With the paddler at about the center of the length you will also reduce the tendency to weather cock in cross winds. This can be a real annoyance if you are trying to go fast. There are no benefits to putting the paddler's weight towards the front or the rear, so I recommend you put it right in the middle of the length.

    Good luck with it.
     
  5. nwahs
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    nwahs Junior Member

    thx for the ideas!
     
  6. Squidly-Diddly
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    Squidly-Diddly Senior Member

    Petros, how do you find Center of Buoyancy to go with that?

    I'm thinking you'd need to get in the boat in water and scoot back and forth until it floats level.
    .
     
  7. Petros
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    Petros Senior Member

    traditional boat building, including kayaks, did not have any fancy way other than to "eyeball" it. But yes, the fine tuning is done by scooting forward and back once you get it in the water. With skin-on-frame you can wrap the frame with sheet plastic and duck tape and go paddle it to see how it floats, it is simple to make changes to the frame before the skin is installed. Typically the skin is the most expensive part, so the plastic test wrap is always important to do before you finish a new design.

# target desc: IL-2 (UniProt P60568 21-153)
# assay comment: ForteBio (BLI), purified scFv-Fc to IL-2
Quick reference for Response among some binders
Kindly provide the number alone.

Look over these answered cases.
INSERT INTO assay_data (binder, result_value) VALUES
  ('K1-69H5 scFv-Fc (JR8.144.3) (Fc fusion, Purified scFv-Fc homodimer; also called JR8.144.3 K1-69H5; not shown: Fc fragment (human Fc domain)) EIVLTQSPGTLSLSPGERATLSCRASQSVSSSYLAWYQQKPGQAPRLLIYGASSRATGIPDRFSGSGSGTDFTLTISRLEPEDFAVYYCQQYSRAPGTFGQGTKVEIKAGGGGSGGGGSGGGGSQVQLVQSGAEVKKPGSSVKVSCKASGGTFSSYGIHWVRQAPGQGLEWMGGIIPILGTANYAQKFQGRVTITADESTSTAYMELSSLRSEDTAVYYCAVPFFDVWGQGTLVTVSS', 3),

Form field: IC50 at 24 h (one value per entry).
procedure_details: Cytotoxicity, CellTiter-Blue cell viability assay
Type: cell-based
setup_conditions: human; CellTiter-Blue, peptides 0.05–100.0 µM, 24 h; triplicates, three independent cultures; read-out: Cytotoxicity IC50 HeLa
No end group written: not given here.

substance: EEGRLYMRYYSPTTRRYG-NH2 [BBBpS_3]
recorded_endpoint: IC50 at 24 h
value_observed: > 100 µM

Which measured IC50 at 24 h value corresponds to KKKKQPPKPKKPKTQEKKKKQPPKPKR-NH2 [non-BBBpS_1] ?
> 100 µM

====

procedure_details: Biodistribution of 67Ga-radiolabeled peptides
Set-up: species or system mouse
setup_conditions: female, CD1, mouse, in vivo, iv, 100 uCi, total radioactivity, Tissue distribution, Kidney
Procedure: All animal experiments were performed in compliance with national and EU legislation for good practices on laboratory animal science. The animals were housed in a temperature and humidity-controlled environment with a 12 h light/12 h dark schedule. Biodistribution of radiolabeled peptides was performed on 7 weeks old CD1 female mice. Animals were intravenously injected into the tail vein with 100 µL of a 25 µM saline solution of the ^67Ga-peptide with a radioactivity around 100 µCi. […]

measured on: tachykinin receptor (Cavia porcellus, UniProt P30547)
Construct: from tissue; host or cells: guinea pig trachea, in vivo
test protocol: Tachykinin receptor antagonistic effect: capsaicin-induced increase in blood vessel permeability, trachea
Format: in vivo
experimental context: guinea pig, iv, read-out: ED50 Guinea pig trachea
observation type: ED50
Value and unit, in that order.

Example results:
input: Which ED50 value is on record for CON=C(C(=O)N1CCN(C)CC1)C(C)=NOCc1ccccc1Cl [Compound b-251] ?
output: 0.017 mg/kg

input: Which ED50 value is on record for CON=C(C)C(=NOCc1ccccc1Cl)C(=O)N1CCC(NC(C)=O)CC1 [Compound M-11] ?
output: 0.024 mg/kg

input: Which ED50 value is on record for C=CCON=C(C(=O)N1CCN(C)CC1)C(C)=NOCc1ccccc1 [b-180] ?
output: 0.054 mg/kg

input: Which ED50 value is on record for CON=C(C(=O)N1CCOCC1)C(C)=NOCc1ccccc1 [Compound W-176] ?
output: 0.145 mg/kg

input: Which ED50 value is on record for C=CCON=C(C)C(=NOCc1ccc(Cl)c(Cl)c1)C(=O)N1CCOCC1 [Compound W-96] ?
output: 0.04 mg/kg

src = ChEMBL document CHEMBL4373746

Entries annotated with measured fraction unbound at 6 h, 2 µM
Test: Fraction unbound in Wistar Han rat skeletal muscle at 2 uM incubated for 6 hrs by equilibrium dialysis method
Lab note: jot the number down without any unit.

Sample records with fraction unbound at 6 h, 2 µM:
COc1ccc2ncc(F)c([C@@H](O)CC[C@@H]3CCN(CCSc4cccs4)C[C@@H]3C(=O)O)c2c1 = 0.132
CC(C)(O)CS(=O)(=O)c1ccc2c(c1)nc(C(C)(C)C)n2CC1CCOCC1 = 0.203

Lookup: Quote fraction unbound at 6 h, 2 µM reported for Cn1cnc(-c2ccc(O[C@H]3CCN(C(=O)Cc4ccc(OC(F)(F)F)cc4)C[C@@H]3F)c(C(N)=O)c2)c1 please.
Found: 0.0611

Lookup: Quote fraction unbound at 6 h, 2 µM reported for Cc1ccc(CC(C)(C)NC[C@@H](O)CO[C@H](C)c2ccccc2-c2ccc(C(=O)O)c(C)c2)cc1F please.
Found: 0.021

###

8. Poida
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    Poida Senior Member

    I have a Mission SOT, it is a double kayak and single kayak. Using it as a single kayak you can sit in the centre.

    However in calm water, I find sitting in the rear seat lifts the front of the kayak out of the water and seems easier to paddle, and I guess because of the drag.

    It is also easier to steer as it swivels on the rear end, quite handy when I am negotiating narrow waterways.
     
  9. LP
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    LP Flying Boatman

    My current designs have me putting my CG 10" forward of the seatback. My latest design has the CoB 6" aft of midships on a 13.5' kayak. The seatback is 10" aft of the CoB. The above water profile has more area forward and I anticipate a tendency to go off of the wind rather than weathervane into it. Others have said this is preferably. Even with CoB at midships and the paddler seated accordingly, there should still be a tendency to go off the wind as the forward profile also tends to be higher. Placing the paddler at max beam helps with paddling as the hull narrows immediately forward and aids in paddle placement.
     

  10. Easy Rider
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    Easy Rider Senior Member

    Pteros,
    I can't imagine how a Swede Form or Fish Form hull would'nt affect the CG requirement. The long straight keels of most kayaks certainly would help. I bow to your experience though. I remember the Bros brothers kayaks (Mariners) and they had a sliding seat to be adjusted while paddling to trim the boat for beam winds and tracking. Did any other kayak manufacturers follow suit?